A woman who’s been diagnosed with early-stage breast has a number of treatment options, including:
- lumpectomy followed by whole-breast radiation
- lumpectomy followed by brachytherapy
- lumpectomy alone (or followed by hormonal therapy, if the cancer is hormone-receptor-positive)
- mastectomy with no radiation
- mastectomy followed by radiation
Brachytherapy is a newer form of radiation therapy and an alternative to whole-breast external beam radiation therapy. Brachytherapy delivers a higher dose of radiation to a smaller area of the breast over a shorter period of time compared to traditional external beam radiation therapy. Brachytherapy is also called accelerated partial breast irradiation.
While several studies have looked at how younger women rate the cosmetic results of their treatment choices, no studies have asked older women about this topic.
A study suggests that women 67 and older diagnosed with early-stage breast cancer are more satisfied cosmetically with lumpectomy and brachytherapy compared to other treatment options.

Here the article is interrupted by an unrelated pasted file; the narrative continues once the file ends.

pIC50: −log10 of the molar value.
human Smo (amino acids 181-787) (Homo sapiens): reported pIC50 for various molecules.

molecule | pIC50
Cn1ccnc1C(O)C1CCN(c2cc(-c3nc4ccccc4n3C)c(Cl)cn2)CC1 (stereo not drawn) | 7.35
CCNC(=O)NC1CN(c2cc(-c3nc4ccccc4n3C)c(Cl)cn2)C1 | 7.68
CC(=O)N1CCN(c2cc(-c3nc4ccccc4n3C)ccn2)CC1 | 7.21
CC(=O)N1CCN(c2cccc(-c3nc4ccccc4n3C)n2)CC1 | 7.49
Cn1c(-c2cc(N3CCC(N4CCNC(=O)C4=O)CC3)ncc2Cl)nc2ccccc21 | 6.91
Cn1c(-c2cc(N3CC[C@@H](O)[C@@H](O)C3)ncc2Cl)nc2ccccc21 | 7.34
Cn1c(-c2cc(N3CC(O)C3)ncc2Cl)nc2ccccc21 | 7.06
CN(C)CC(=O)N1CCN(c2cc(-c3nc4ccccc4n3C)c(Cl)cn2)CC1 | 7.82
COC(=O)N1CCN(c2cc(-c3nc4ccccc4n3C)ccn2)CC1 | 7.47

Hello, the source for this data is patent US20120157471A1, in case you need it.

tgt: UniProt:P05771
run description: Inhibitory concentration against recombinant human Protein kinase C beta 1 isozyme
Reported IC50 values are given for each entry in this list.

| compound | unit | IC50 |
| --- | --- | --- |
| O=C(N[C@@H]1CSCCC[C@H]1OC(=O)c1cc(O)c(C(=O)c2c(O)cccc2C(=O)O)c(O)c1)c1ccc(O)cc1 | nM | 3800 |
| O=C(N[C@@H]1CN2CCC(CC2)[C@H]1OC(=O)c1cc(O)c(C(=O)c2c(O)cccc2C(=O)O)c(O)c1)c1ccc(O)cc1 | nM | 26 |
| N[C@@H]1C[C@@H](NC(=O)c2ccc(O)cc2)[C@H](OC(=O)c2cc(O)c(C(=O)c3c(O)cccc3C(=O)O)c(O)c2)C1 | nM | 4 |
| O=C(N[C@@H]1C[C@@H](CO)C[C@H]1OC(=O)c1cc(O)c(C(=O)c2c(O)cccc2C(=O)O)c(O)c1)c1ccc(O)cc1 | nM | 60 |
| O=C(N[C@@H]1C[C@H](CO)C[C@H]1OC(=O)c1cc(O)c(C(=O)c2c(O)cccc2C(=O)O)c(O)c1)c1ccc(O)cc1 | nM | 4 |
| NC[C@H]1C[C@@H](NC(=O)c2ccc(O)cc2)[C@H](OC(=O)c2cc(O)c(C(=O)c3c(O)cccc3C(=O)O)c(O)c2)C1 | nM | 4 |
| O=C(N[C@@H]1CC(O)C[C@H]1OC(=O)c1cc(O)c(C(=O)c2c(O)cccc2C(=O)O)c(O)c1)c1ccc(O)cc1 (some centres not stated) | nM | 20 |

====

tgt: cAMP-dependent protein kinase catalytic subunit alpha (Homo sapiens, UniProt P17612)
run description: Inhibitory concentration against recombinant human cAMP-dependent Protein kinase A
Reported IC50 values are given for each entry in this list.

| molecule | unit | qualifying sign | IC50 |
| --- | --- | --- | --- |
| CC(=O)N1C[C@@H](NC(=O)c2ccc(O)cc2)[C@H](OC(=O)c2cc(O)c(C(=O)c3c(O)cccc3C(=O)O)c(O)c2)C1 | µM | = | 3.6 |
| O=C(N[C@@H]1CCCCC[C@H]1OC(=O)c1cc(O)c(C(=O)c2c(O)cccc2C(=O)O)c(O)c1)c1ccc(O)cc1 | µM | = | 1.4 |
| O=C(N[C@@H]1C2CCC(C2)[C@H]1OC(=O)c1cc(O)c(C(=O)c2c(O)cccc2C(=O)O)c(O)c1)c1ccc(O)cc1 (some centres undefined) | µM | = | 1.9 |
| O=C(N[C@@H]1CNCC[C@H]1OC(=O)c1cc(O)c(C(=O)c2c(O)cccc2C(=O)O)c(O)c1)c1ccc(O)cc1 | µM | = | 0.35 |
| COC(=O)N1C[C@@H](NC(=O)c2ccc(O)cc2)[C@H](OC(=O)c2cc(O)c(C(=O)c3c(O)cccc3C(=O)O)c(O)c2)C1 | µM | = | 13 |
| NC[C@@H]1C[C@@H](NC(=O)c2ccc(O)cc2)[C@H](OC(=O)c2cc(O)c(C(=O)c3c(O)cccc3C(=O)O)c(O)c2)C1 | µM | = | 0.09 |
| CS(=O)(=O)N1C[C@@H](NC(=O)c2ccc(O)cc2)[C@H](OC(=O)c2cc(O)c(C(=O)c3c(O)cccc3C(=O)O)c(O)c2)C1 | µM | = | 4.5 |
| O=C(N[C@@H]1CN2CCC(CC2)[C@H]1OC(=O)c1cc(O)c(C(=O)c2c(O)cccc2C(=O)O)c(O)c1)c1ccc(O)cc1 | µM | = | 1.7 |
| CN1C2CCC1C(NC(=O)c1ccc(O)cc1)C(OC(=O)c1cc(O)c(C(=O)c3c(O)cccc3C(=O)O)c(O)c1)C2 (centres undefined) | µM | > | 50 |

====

The research, "Patient-reported cosmetic outcomes in older breast cancer survivors: A population-based survey study," was presented at the 2016 San Antonio Breast Cancer Symposium on Dec. 9, 2016.
"There's very little in the literature regarding older patient-reported outcomes -- either they were not included in previous studies or were not asked about their cosmetic satisfaction," said Cameron Swanick, M.D., of the University of Texas MD Anderson Cancer Center, who presented the research. "With our study, we wanted to survey women to better understand their long-term cosmetic satisfaction and compare satisfaction across local therapy strategies."
Traditional external beam radiation therapy aims cancer-destroying energy at the whole breast or to the area of the breast where the cancer was. The source of the radiation is outside the breast, which is why it's called "external beam." The drawbacks of traditional radiation therapy include daily trips to the hospital for treatments -- typically 5 days a week for 4 to 6 weeks. Traditional radiation therapy also has a large field and may expose healthy tissue, such as the heart and lungs, to radiation.
To overcome the drawbacks of traditional radiation therapy, doctors have developed different ways to deliver radiation. Brachytherapy places the radiation source inside the breast.
There are three types of brachytherapy: